A Chat With Thiago Seyboth Wild: The First ATP Champion Born In 2000 And The First Player To Get COVID-19 - UBITENNIS
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A Chat With Thiago Seyboth Wild: The First ATP Champion Born In 2000 And The First Player To Get COVID-19

Aged only 20, he’s considered one of the hottest prospects in tennis. His wildest dream: to win the French Open final against Rafa Nadal.

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Ranked 114th in the world, on March 3rd Thiago Seyboth Wild celebrated his 20th birthday, and yet he had already won his first ATP tournament, in Santiago, Chile, right before the tennis action was halted due to the Covid-19 pandemic. Becoming the youngest Brazilian to ever win a tournament, and also the first teenager to win a title after Alex De Minaur’s exploits in Sydney last year. He is coached by Joao Zvetsch and by his father Claudio Ricardo Wild, who manages a tennis academy. His mother, Gisela Christine Seyboth, is a doctor, and he also has a sister named Luana.

 

Thiago is fluent in Portuguese, English, and Spanish. He was born in Marechal Candido Rondon (in the state of Paranà, in the micro-region of Toledo), and moved to Rio at the age of 15. His favourite surface is clay. He’s an avid football fan, supporting Gremio FC and club captain Pedro Geromel. He aspires to play at the same level of intensity shown by his idol Rafa Nadal and defines himself as a brave player when it comes to the key points of the match, even though sometimes he feels he’s too lazy.

VIDEO SCHEDULE

Minute 00:00: His last name “Wild” is not to be read as the identical English word. The letter “W”, in fact, is to be pronounced with a German accent, a clear homage to his roots.
01:30: A recap of his win in Santiago, after he unexpectedly received a wild card to compete in the tournament. Special mention for the match against Garin…
04:50: The win over Ruud. Thiago was down 3-1 15-40 in the final set…
06:00: His coach has some Italian heritage; as a matter of fact, his complete family name is Pinnuzzi Zvetsch.
07:00: Thiago discusses getting infected by the Coronavirus…
08:40: The Covid-19 situation in Sao Paulo, Brazil.
10:00: “I’m not shocked, just very sad. Two friends of mine got Covid-19, but thankfully they’re fine now”.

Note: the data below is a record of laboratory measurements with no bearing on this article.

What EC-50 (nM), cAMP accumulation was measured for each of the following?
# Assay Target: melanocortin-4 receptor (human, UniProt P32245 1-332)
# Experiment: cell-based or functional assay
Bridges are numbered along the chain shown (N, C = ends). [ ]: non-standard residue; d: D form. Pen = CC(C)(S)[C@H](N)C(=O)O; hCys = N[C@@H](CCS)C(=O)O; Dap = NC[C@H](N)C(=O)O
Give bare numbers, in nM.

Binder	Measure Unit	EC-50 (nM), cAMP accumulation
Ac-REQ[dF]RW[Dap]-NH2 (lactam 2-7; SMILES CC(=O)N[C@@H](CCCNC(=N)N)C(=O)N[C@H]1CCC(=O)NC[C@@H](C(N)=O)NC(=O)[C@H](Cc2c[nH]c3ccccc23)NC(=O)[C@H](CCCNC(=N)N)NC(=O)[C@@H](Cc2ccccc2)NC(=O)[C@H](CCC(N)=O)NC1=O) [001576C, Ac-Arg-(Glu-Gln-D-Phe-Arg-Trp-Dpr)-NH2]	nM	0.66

11.45: His plans for the US Open: would he go or not?
12:00: “I don’t have to many ATP points to defend…”
13:00: He talks about the good bond with fellow brazilians Guga Kuerten, Melo, Bellucci. Where do they usually train?
14:00: Guga Kuerten’s influence. “He’s so popular even outside the tennis world…” Does he know much about Maria Esther Bueno, the greatest Brazilian female player of all time, inducted in the hall of fame in 1987?
16:30: “When I was 12 I went to San Paolo to watch the Brazilian championships and while I was watching Bellucci playing I thought…” Is he already well-known in his home country?
18:00: The biggest difference between Challenger and ATP events.
18:50: His Junior Slam final against an Italian, Lorenzo Musetti.
20:00: I love Nadal, I started watching and playing tennis when he was already the man.”
21:00: “If I could have dinner with three different players, I’d pick…”
21:46: US Open or Roland Garros?
22:00: His playing style: “I like to hit flat, I don’t like players that spin too much the ball 10 feet behind the baseline….”
24:00: “You need to be professional and mature in this circus. I always had tennis as my first priority. I never took a day off in training, even early in the morning, just to go to some party.”
25:00: His thoughts on another Italian, the NextGen champion Jannik Sinner.
27:00: His main goal is easy to understand, just go to 27-minute mark…
28:00: What’s his dream victory? Same as before, watch the video and just know that he has some lofty objectives…
29:00: His favourite shots.
30:00: Aspects of his game that he’s working on. Tennis and chess?
32:00: Watching YouTube videos to scout his opponents.
32:45: His thoughts on the new Davis Cup.
34:00: “My dad played tennis too, I don’t know about his ranking though. He played in Nice, Lille… my parents didn’t really want me to become a professional tennis player, they would rather me to choose a normal life, but it wasn’t my intention.”
35:00: “My parents never forced me to choose any path. I think they’d come to New York if I manage to get to play there.”